The typical ride home for Vancouverites out on the town is likely transit or taxis. But for those looking for a luxurious ride, there are the lesser-known private sedan drivers.
Now a San Francisco-based mobile app company, Uber, is looking to connect those private drivers to customers in Vancouver. But it’s also hit a bump in the road. Customers can sign on to Uber’s app on their smartphone, see available drivers in the area who have an operating license and book the vehicle. All payment exchange and tipping is done through the app.
Andrew MacDonald, Uber Vancouver general manager, says the company offers access to a service that takes care of “a whole new set of customers,” those looking for a shorter luxury ride rather than current taxi and limo services.
“We grow the industry. We make it a more attractive place for people to play in,” he said.
But in B.C., the provincially regulated minimum charge for sedan limo services is $75 for one hour. Uber’s minimum fare in most of the 20 cities across North America in which it operates is $15 for its shorter length trips. That lower pricing is offered in Toronto as well.
Jan Broocke, director of the Passenger Transportation Board of B.C. which regulates fees, says $75 is the rate all sedan limos are charged in B.C. The pricing was decided in July 2011 and agreed upon by the limo industry.
MacDonald said Uber has received a warning from the board that drivers and companies who use their system to find customers must charge the $75 base fee, regardless of length of trip. The company had started up a trial “Secret Uber” service in Vancouver in recent weeks.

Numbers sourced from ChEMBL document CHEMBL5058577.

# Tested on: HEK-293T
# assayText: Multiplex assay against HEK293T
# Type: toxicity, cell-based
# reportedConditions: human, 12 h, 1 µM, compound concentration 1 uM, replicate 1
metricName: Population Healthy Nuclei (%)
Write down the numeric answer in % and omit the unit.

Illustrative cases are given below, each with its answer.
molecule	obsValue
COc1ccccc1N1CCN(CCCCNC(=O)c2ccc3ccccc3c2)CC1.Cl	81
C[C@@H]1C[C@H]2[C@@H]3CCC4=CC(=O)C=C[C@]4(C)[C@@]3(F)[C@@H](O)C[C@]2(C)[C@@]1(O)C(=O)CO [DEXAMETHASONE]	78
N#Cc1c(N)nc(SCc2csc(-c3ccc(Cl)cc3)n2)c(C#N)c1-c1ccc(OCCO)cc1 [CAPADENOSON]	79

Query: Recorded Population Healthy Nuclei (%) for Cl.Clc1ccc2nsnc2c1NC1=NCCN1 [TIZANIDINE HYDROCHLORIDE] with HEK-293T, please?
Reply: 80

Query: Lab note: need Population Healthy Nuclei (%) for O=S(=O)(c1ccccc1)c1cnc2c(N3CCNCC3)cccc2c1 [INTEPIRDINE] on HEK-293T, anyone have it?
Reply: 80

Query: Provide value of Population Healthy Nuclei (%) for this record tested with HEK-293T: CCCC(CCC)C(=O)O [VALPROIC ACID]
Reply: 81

MacDonald called the minimum pricing model “anti-consumer” and said it “crushes innovation.” “The reason they’re doing that is to protect the existing companies in place,” he said. “Taxi companies who are worried about their market being infringed on, and large limousine companies who are not partnered with Uber and want their high prices justified.”
MacDonald said Uber hopes it can convince the government to change its fee policy to allow it to operate in the market.
Broocke said the transpiration board uses an application driven process and considers public need for a service. She said it also considers if an application will provide sound economic conditions in the transportation industry. “Services evolve,” she said. “Ten years ago there weren’t any sedan limousines in the province and now there are quite a few.”
If the pricing model doesn’t change, MacDonald said operating in Vancouver would be challenging. At least one of his customers agrees. Chris Richardson is a Vancouverite who tried the trial version of Uber. Though he said he liked the service, he wasn’t thrilled about the new price of $75. “How does it affect me? It means I’m not going to use it anymore,” said Richardson. “How will it affect Uber? It means nobody is going to use their service anymore.”